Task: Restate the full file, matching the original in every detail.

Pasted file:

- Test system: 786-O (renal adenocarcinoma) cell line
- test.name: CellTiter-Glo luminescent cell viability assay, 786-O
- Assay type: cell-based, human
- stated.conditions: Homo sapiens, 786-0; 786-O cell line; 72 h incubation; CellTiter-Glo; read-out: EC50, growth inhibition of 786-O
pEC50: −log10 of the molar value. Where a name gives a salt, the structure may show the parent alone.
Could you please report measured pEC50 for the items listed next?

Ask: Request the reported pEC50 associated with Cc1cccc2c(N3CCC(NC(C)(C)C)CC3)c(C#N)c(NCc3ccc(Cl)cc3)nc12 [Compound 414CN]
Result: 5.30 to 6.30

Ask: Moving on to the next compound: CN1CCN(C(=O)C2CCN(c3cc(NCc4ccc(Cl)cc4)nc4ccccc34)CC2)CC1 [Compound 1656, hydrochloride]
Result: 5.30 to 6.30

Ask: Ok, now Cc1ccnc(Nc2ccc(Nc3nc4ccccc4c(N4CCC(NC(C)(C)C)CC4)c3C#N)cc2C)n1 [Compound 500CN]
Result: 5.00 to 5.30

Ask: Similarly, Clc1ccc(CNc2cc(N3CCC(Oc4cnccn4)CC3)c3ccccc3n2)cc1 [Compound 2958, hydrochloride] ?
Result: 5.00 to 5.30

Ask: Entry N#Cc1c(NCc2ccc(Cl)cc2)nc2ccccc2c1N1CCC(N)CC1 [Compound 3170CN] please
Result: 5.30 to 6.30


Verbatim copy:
- Test system: 786-O (renal adenocarcinoma) cell line
- test.name: CellTiter-Glo luminescent cell viability assay, 786-O
- Assay type: cell-based, human
- stated.conditions: Homo sapiens, 786-0; 786-O cell line; 72 h incubation; CellTiter-Glo; read-out: EC50, growth inhibition of 786-O
pEC50: −log10 of the molar value. Where a name gives a salt, the structure may show the parent alone.
Could you please report measured pEC50 for the items listed next?

Ask: Request the reported pEC50 associated with Cc1cccc2c(N3CCC(NC(C)(C)C)CC3)c(C#N)c(NCc3ccc(Cl)cc3)nc12 [Compound 414CN]
Result: 5.30 to 6.30

Ask: Moving on to the next compound: CN1CCN(C(=O)C2CCN(c3cc(NCc4ccc(Cl)cc4)nc4ccccc34)CC2)CC1 [Compound 1656, hydrochloride]
Result: 5.30 to 6.30

Ask: Ok, now Cc1ccnc(Nc2ccc(Nc3nc4ccccc4c(N4CCC(NC(C)(C)C)CC4)c3C#N)cc2C)n1 [Compound 500CN]
Result: 5.00 to 5.30

Ask: Similarly, Clc1ccc(CNc2cc(N3CCC(Oc4cnccn4)CC3)c3ccccc3n2)cc1 [Compound 2958, hydrochloride] ?
Result: 5.00 to 5.30

Ask: Entry N#Cc1c(NCc2ccc(Cl)cc2)nc2ccccc2c1N1CCC(N)CC1 [Compound 3170CN] please
Result: 5.30 to 6.30